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When praying in a whisper, especially during the amidah (shmoneh esrei), does one have to stress the zayin ('z' sound)--which would make one sound like a buzzing bee to surrounding people--or is it okay to say it in a whisper which sounds like a samach ('s' sound) as long as you modify it slightly (I don't know how different from an 's' this would be, but you can be creative)?

(My question is general, but is focused on a case where you don't want to make noise which may bother people. Meaning: even if the answer is that you should say it like a 'z', is it really essential for prayer that you would not have to be concerned that it may possibly bother somebody).

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    possible dupe judaism.stackexchange.com/q/14478/759 – Double AA Jan 22 '15 at 1:17
  • Why worry about ז/ס and not ב/פ ד/ת ג/ק or (for the Israelis out there) כ/ר – Double AA Jan 22 '15 at 1:18
  • We have an Australian in our early morning minyan who is our Gabbai and sometimes does k'riyat hatorah and whilst he is very knowledgeable it's hard to distinguish his lif'nei and liv'nei. I usually am shomer and at first would try correcting him but gave up. – CashCow Jan 22 '15 at 10:25
  • @DoubleAA it seems like a duplicate to me. (But I'm נוגע בדבר of course.) – msh210 Jan 25 '15 at 15:39
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First, some background information:

Hilkhoth Tefillah Uvirkath Kohanim chapter five lists eight requirements that are necessary for tefillah, but are me`aqev if not performed. Among the list [5:10] is hashwayath haqqol - "the leveling of the voice." This is explained as follows:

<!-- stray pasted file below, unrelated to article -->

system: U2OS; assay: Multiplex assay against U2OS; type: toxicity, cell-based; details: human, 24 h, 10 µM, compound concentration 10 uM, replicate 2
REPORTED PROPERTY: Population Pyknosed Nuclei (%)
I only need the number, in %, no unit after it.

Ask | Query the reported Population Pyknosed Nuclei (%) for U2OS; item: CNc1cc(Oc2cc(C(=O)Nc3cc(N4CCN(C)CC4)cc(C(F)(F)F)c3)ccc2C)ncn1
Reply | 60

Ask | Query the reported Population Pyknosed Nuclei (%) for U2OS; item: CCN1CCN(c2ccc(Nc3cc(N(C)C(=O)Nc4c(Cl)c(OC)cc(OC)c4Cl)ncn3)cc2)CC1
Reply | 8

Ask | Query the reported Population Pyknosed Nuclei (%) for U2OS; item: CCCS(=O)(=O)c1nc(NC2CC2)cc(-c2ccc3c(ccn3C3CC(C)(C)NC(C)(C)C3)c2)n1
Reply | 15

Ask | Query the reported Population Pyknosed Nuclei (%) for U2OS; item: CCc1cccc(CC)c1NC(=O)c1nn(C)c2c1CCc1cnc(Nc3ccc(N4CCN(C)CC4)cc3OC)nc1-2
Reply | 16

The leveling of the voice. How? One should not raise his voice during his prayer, and he should not pray in his heart [i.e. without words], but rather should "cut" the words [i.e. mouth them] with his lips and cause his ears to hear them in a whisper. And he should not raise his voice, unless he is ill or is not able to properly direct his heart until he causes his voice to be heard - it is permitted [in such cases] to do so. Except he should not do so in a congregation so that their minds are not disturbed by his voice.

Elsewhere, in Hilkhoth Tefillah 4:18, it says:

And thus we also do not stand to pray from the midst of joking, nor from the midst of frivolity, nor from the midst of common conversation, nor from the midst of dispute, nor from the midst of anger - but rather from the midst of words of Torah. And not from the midst of determining halakhah (although such things are words of Torah) so that his heart will not be distracted by halakhah. Rather, [we stand to pray] from words of Torah that do not require investigation, like halakhoth pesuqoth.

As for the require to properly and exactly enunciate each letter of lashon ha-qodhesh in areas of the liturgical prayers of the beth kenesseth, it is required in only three places:

  1. Shema - In Hilkhoth Qiryath Shema` 2:8 it says: "wa-ssarikh le-dhaqdeq be-othiyyothehah wa-im lo dhiqdeq yassa - And it is necessary to be exacting in [the pronunciation of] its letters, and if one was not exacting he [nevertheless] fulfills his obligation."